Obering’s five monumental paintings that comprise this ["Window Series"] exhibition are on display for the first time since 1973, when they were selected by her longtime friend and champion, artist Carl Andre, to be shown at the newly-formed Artists Space. The works in Window Series are composed of large stretched canvases overlaid with squares and rectangles of loose painted canvas tacked to the top stretcher bar, weighed down by gravity alone. The overlapping pieces of material create an illusion of receding space, suggestive of open window shutters.
Obering moved to New York City in 1971 at the behest of Andre, upon receiving her MFA in painting from the University of Denver. She quickly integrated herself into the burgeoning community of artists living in SoHo, the city’s creative epicenter, building close ties to Conceptual Minimalists like Donald Judd and Sol Lewitt. Throughout her decades-long career, Obering has balanced the dual influences of Minimalism and the history of painting through her geometric abstract compositions.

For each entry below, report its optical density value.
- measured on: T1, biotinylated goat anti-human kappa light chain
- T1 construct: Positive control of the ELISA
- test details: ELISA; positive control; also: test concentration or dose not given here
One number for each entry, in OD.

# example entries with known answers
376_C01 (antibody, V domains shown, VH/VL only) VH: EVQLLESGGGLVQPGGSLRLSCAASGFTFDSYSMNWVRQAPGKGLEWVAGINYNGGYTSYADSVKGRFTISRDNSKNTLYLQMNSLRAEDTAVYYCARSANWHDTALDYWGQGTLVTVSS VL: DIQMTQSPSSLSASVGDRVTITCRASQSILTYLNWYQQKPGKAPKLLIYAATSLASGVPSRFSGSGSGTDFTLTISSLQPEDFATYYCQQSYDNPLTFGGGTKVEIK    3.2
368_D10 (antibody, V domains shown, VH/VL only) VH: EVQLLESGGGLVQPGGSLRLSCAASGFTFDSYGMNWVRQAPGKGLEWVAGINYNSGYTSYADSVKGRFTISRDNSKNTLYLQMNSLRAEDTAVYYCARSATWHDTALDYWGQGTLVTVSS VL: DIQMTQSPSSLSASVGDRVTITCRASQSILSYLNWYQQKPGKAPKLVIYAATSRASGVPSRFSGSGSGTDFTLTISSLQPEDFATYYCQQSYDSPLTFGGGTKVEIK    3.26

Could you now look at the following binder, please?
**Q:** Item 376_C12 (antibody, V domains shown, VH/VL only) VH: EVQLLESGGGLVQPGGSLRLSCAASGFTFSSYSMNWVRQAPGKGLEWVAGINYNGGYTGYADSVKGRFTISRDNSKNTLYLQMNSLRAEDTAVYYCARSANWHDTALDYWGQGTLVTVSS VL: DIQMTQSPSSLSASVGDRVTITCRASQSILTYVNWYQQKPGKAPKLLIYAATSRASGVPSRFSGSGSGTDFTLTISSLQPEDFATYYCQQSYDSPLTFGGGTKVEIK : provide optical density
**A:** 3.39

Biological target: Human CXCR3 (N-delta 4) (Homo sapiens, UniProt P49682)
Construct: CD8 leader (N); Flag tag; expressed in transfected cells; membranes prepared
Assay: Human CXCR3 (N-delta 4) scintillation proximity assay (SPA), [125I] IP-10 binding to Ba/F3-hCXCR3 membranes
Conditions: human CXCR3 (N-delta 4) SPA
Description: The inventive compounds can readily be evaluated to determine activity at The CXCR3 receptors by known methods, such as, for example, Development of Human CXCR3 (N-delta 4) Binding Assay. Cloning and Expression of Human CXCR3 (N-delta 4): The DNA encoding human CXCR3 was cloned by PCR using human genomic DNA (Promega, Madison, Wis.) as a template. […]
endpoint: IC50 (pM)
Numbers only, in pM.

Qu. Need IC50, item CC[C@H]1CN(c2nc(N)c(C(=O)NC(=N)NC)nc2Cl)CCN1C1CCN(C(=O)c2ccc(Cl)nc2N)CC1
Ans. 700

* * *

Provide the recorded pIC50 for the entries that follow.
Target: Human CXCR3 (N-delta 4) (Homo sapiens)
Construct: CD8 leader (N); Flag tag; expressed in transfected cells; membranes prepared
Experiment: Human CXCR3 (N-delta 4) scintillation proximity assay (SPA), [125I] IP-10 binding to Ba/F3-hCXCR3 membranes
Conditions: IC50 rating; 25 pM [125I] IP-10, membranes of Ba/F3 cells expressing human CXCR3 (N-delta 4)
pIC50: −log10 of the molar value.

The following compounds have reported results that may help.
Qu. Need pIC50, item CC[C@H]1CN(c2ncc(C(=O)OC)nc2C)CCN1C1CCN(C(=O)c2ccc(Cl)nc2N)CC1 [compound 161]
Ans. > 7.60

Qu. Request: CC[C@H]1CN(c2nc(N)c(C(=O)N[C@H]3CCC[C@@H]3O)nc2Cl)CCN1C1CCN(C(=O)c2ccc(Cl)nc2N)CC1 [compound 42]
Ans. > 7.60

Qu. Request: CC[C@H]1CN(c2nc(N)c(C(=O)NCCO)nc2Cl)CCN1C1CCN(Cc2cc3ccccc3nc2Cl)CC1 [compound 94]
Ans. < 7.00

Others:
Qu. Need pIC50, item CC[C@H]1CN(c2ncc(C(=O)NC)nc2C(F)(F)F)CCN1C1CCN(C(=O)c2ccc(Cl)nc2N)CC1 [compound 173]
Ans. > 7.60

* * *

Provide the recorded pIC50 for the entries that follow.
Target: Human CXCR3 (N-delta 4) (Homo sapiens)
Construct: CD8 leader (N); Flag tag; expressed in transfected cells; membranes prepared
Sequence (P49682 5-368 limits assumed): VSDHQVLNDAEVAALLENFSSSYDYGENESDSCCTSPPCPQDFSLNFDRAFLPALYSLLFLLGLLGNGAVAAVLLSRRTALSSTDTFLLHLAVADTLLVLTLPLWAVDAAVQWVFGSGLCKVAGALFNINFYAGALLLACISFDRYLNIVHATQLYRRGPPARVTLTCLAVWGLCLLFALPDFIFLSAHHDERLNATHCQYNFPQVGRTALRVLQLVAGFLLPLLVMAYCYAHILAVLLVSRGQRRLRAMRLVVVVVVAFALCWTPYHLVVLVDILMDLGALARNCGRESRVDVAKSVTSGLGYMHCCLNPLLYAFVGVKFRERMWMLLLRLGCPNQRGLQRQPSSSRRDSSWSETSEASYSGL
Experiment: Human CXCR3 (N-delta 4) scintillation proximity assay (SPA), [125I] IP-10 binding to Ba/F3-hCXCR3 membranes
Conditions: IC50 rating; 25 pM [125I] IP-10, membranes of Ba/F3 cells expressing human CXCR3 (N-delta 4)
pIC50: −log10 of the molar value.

In a 1974 ArtForum review of the Artists Space exhibition, art critic Roberta Smith wrote that Obering was “involved with a current kind of painting, one which involves visibility of process or construction.” She rendered the Window Series paintings in sumptuous tones reminiscent of Italian Renaissance color palettes, an influence derived from her years of travel in Italy. Smith also observed that “the work vaguely suggests a semiabstract Classical landscape.”
The series playfully calls to mind Leon Battista Alberti’s Renaissance notion of the framed painting as a window onto the world, and perhaps, functions more directly as representations of the large industrial shutters of Obering’s first SoHo loft that looked over Wooster Street. In addition to the five large Window Series paintings in the main gallery, Obering will present eight collages for the first time, in the viewing room. These works on paper are composed of thick, tangram-like pieces of painted cut paper placed atop single-color monoprints. Obering made these studies to resolve formal concerns and experiment with color for the subsequent Window Series.